Standardized object extensibility API
Enabling content managers to define their own object types or metadata fields has always been a problem with Midgard, meaning that any new metadata field has forced site developers to write their own content creation UIs.
MidCOM provides an easier system for this called datamanager. With datamanager, site developers can define their own customer data structures, called “layouts”. Layouts are PHP arrays telling datamanager what fields to allow for objects handled for that component, how to present those fields in an administrative interface, and where to store them (parameters, object fields or attachments).
Using datamanager component writers don’t really have to care about what object fields site developers will want to use, they just need to use the datamanager utility. Data structure “layouts” can be provided as part of the default component configuration, and can be overridden on a per-sitegroup basis.
Datamanager is integrated to the MidCOM AIS content management interface, providing customized editing forms for all components based on widgets defined in the “layouts” configuration. The widgets can be anything from text input boxes to a WYSIWYG editor or image upload system.
Standardized way to make application output configurable
The MidCOM specification requires that all application output is handled through the MidCOM style system. MidCOM’s style engine is an extension of the Midgard style engine, allowing component outputs to be configured using style elements, but also for fallback elements to be provided as snippets.
This means that output of any MidCOM component will be fully configurable by site developers using the familiar Midgard style engine. Style to be used can be defined separately for all topics, allowing for different output styles from same components on per site area basis.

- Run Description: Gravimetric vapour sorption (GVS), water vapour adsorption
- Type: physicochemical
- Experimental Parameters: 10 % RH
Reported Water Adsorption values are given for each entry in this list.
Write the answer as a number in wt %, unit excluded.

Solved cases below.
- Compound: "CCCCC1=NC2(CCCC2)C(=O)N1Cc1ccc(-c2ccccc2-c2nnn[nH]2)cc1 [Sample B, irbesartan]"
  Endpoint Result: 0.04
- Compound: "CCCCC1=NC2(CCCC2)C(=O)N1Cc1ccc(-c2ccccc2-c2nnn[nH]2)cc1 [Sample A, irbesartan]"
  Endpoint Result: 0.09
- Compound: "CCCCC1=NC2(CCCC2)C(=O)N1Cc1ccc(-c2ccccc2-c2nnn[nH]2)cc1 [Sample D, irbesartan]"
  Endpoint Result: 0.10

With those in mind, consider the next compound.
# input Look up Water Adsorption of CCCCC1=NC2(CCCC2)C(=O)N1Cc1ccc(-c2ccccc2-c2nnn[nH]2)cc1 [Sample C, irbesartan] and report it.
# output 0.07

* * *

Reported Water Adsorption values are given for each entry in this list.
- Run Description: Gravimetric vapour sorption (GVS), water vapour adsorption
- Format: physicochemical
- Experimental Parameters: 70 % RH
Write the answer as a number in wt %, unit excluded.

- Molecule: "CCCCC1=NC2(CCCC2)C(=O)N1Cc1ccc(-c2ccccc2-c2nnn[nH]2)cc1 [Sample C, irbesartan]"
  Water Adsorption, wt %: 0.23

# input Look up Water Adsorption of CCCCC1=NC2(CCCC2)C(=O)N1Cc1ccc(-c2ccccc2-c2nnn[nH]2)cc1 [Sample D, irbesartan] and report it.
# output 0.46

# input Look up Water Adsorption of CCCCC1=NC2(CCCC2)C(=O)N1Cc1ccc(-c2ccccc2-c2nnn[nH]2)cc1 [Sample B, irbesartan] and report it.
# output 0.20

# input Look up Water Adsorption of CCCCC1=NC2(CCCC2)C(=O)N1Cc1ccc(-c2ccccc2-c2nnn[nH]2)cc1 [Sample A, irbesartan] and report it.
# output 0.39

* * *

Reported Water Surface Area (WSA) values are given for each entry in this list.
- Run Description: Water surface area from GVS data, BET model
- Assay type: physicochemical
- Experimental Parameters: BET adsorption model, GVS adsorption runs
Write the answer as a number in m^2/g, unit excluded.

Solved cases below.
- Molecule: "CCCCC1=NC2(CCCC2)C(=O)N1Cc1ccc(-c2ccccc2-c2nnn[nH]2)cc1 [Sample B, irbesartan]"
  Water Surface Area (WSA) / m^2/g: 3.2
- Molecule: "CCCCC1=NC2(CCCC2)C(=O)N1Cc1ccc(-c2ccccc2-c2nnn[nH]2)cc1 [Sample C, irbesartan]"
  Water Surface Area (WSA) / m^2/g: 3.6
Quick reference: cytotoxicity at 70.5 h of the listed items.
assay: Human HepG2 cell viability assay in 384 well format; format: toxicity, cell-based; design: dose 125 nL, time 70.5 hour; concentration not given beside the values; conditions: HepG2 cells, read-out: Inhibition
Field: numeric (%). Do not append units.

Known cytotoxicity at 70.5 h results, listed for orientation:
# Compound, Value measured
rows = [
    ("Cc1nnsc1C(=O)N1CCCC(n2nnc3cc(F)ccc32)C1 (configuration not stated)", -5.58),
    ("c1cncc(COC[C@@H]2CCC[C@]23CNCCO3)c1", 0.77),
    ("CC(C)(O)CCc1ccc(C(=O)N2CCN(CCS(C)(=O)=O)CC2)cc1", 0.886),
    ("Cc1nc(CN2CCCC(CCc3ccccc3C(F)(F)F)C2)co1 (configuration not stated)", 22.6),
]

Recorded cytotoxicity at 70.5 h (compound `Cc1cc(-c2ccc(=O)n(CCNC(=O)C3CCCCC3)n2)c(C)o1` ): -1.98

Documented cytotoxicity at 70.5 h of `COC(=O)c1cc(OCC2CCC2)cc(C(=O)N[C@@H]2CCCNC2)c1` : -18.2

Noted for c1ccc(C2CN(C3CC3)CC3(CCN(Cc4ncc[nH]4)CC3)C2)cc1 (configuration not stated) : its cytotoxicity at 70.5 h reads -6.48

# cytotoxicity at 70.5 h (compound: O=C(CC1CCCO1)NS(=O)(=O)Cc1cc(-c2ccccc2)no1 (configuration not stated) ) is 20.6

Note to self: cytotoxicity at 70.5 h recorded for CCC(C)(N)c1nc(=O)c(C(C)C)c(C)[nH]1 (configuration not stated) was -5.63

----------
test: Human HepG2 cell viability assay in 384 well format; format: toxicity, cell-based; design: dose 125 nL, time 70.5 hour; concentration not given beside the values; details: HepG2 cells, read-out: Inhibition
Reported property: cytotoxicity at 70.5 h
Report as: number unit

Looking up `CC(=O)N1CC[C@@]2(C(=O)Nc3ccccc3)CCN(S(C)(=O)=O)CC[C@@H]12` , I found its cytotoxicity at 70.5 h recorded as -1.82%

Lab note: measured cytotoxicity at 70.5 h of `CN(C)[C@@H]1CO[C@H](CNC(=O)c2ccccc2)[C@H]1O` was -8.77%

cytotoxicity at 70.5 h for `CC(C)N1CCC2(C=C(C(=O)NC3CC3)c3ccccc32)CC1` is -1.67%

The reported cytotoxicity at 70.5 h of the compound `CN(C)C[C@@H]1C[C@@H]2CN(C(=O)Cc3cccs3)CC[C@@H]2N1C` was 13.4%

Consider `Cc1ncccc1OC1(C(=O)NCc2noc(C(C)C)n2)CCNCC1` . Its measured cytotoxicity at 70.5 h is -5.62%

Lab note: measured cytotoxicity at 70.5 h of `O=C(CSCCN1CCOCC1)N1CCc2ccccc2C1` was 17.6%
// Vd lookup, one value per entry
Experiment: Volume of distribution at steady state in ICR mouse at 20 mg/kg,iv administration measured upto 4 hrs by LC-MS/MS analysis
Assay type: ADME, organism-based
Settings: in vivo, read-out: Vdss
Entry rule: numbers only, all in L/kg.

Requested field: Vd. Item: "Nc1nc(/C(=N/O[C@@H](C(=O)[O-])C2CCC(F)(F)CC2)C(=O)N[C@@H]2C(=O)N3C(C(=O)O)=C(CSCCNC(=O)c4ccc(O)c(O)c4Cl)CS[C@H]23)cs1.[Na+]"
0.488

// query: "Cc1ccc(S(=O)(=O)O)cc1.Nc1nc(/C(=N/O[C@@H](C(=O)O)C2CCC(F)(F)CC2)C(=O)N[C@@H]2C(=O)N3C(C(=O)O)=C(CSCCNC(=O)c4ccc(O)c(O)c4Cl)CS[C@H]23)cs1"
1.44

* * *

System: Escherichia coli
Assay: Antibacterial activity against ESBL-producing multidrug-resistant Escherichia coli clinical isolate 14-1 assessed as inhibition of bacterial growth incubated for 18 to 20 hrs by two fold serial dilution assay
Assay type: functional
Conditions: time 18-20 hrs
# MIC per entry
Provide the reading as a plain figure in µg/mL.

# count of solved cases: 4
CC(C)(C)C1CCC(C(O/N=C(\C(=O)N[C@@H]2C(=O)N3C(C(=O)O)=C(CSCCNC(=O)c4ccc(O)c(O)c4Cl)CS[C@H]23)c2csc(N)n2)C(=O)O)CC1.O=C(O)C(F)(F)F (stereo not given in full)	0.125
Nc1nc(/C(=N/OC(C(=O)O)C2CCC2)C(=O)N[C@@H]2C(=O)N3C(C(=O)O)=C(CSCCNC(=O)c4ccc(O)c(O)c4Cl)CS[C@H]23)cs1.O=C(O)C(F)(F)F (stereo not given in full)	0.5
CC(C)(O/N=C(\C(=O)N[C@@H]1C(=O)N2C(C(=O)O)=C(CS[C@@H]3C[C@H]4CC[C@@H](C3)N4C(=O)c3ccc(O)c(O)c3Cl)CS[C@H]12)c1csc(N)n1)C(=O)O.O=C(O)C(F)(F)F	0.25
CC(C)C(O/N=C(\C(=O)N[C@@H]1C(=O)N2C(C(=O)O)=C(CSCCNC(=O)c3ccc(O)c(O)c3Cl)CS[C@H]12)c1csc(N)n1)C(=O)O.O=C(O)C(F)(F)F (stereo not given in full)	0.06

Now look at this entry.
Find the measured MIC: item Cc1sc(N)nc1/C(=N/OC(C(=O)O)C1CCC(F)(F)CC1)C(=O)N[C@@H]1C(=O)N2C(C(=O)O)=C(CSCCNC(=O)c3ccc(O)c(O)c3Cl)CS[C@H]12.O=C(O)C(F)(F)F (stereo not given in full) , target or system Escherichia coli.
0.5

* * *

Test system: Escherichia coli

Because components can be loaded dynamically to a Midgard page, site developers can have different parts of the same page use different styles, making administration of the style elements much easier.
MidCOM brings into Midgard something that has been lacking so far: a “write once and run everywhere” framework for building site components, styles and navigational tools.
This promotes component sharing and code reuse, both within a single Midgard solution provider company, and within the international Open Source community.
So far Midgard has provided a nice content management framework, but actual sites have needed to be built from scratch. MidCOM promises to change that, making Midgard much easier to implement.
Of course, sloppy coding is still possible with MidCOM, but if component writers adher to the MidCOM specification, PEAR coding standards and use NemeinLocalization for internationalizing their components, we should achieve global reusability.
I invite all Midgard developers to seriously study and consider MidCOM for their projects. There is some learning curve, but real code reusability should repay that very quickly.